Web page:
On the eve of Game 1 of the 2009 World Series, just after he had submitted his team's official roster for the showdown with the Phillies, Yankees general manager Brian Cashman picked up the phone and went shopping. He dialed Dave Dombrowski, his counterpart with the Tigers, who was perplexed to hear from the G.M. of a team about to play the World Series.
"Why are you calling me?" Dombrowski asked.
Cashman had figured his work for 2009 was over once he submitted his Series roster. It was time to work on the next season, and one of his priorities was to upgrade centerfield, a position shared by Melky Cabrera and Brett Gardner in what, a week later, would become a world championship season. Cashman targeted Curtis Granderson, then a 28-year-old Tiger under club control through 2013 (at an average of around $9 million per season) who had had just enough of an off year (.249 batting average, 141 strikeouts) to perhaps be available. Dombrowski, watching the Detroit economy sour and anticipating a drop in attendance, was willing to listen in order to create payroll flexibility.
That phone call led to scores of others, which in turn led to a three-way trade among the Yankees, Tigers and Diamondbacks five weeks later at the winter meetings. Seven players—all between the ages of 22 and 28—were uprooted, and maybe, just maybe, the seeds were sown for a 2011 World Series triumph. All seven of those players are in the postseason, spread among teams representing half the field. Says Tigers manager Jim Leyland, "It's one three-way deal in which every team involved can legitimately say, 'I'm happy we did it.'"
Watching the Division Series without being reminded of The Trade was like surfing channels or the Web without encountering a Kardashian. On Sunday, for instance, righthander Max Scherzer of Detroit (traded from Arizona) no-hit the Yankees into the sixth inning of Game 2 of their series, with Austin Jackson (from New York) leading off and playing centerfield and Phil Coke (from New York) and Daniel Schlereth (from Arizona) in the Tigers' bullpen. Detroit survived an eighth-inning home run from—guess who—Granderson for a 5--3 victory that evened the series at one game apiece.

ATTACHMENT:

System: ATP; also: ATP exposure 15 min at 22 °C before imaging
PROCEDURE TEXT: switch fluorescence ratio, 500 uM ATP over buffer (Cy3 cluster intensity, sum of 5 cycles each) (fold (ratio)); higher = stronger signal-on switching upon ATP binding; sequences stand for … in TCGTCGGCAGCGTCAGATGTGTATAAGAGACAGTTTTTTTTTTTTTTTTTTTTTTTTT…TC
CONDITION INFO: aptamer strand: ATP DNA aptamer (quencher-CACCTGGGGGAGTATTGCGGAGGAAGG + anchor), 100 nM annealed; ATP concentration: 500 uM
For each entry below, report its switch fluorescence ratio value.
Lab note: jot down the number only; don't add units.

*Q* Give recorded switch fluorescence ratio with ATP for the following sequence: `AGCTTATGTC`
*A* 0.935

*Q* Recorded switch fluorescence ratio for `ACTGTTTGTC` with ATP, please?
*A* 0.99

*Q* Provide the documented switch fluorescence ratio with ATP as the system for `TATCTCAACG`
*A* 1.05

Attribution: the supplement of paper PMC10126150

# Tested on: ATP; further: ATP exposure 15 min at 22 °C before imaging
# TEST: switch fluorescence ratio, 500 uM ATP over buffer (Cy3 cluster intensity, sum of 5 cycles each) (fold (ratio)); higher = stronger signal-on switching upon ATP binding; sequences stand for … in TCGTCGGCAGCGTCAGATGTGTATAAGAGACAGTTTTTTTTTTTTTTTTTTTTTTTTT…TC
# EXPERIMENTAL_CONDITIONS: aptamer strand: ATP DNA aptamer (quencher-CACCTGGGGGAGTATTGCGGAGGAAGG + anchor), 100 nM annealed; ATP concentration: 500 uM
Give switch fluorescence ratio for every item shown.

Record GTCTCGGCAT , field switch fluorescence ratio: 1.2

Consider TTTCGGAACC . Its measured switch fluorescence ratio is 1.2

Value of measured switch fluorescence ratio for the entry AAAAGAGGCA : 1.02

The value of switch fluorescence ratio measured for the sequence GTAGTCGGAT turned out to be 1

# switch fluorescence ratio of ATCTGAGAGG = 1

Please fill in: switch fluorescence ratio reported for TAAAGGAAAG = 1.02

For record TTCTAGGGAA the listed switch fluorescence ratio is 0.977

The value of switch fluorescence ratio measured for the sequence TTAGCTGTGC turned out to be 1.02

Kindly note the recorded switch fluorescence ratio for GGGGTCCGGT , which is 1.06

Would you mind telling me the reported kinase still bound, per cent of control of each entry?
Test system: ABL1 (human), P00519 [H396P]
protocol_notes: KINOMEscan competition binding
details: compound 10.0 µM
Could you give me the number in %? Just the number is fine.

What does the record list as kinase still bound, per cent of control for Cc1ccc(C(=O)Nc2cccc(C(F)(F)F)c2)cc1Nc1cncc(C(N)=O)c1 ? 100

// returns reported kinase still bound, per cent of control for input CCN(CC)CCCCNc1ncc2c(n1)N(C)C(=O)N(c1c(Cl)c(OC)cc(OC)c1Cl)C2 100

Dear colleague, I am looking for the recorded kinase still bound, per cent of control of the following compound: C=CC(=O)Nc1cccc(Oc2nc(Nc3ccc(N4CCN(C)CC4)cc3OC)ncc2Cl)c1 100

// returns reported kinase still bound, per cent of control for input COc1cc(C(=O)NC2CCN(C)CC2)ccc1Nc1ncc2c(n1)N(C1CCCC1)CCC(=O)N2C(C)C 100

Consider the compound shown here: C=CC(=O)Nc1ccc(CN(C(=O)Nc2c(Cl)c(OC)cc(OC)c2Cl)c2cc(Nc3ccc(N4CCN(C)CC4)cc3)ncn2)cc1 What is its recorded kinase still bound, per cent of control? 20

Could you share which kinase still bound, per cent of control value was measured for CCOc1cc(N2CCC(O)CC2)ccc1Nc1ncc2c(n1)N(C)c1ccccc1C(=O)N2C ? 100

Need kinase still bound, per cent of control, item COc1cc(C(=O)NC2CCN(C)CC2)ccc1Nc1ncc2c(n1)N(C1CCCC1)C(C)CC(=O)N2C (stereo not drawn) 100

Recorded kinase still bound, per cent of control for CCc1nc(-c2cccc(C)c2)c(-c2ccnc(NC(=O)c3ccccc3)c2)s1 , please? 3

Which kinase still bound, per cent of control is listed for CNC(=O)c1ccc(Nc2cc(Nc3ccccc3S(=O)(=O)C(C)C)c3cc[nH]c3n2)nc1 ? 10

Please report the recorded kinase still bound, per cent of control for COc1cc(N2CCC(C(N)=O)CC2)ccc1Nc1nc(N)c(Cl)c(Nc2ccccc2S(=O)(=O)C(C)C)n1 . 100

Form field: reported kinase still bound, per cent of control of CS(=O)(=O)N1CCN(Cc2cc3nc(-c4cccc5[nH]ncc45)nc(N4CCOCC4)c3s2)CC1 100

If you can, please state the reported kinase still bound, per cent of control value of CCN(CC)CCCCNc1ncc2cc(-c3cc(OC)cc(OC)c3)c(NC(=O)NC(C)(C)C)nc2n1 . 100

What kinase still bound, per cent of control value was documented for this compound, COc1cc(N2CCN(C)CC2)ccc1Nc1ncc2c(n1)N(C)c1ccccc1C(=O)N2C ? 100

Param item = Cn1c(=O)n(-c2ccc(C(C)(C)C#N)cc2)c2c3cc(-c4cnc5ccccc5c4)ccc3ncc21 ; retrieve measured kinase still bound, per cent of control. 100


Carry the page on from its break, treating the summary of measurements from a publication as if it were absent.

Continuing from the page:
Arizona, meanwhile, dropped two games in Milwaukee last weekend, entrusting both starts to pitchers who could be considered direct descendents in The Trade family tree. Righthanders Ian Kennedy (acquired from New York) and Daniel Hudson (from the White Sox in July 2010 in exchange for righthander Edwin Jackson, an original Trade piece the Diamondbacks obtained from Detroit) won 37 games this year for Arizona, only to get ambushed by the Brewers for nine runs in a combined 12 innings in Games 1 and 2.
Edwin Jackson is the only player among the original seven no longer with the team that acquired him in December 2009. After being shipped to the White Sox for Hudson, he was traded to the Blue Jays a few days before this year's trade deadline and immediately flipped to the Cardinals, his sixth team in 33 months. Jackson, who could be on the move again this winter as a free agent, was the likely Game 4 starter for St. Louis in its NLDS against the Phillies, which was tied at a game apiece after the Cardinals came from behind for a 5--4 win on Sunday. "He's like the Kevin Bacon of baseball," says St. Louis outfielder Lance Berkman. "Six Degrees of Edwin Jackson. I think Edwin is obviously a guy with a lot of talent, a lot of raw ability. But I think he also has come a long way in terms of his polish. Early on some of the teams may have traded him thinking, Well, we need a guy that pitches and not just throws. I think Edwin's developing into that."
Three-way deals are difficult enough to pull off; having all three teams win their divisions two seasons later is an extreme rarity. Perhaps the one other three-team swap that had a similar impact on a future postseason was the deal made over four days at the 1980 winter meetings in which the Padres, Cardinals and Brewers shuffled 17 players. Two years later St. Louis, having acquired outfielder David Green and pitcher Dave LaPoint, beat Milwaukee, which had grabbed closer Rollie Fingers and catcher Ted Simmons, in the World Series. If the Brewers close out Arizona, it would be their first postseason series win since '82.
Granderson has advanced so far from his down season of 2009 that when he batted at Yankee Stadium in Games 1 and 2 last weekend, fans chanted "MVP! MVP!" The centerfielder put himself in the award discussion with 41 home runs this season and league-leading totals of 119 RBIs and 136 runs—thresholds reached in those categories in the same season by only four other Yankees: Alex Rodriguez, Joe DiMaggio, Lou Gehrig and Babe Ruth.
Granderson's revival began in August 2010, when he was struggling so badly for the Yankees that he checked out of the lineup for two days to undergo a swing change with hitting coach Kevin Long. Think of it as a swing intervention. Granderson reduced the amount of motion in his hands in his preswing routine and kept two hands on the bat on his follow-through rather than one. "I didn't consider them major," Granderson says of the changes. "The main thing was to be more quiet in my setup. And I closed my stance a bit. And the two hands? Hey, 50 percent of hitters do it, 50 percent use one hand, so who knows?"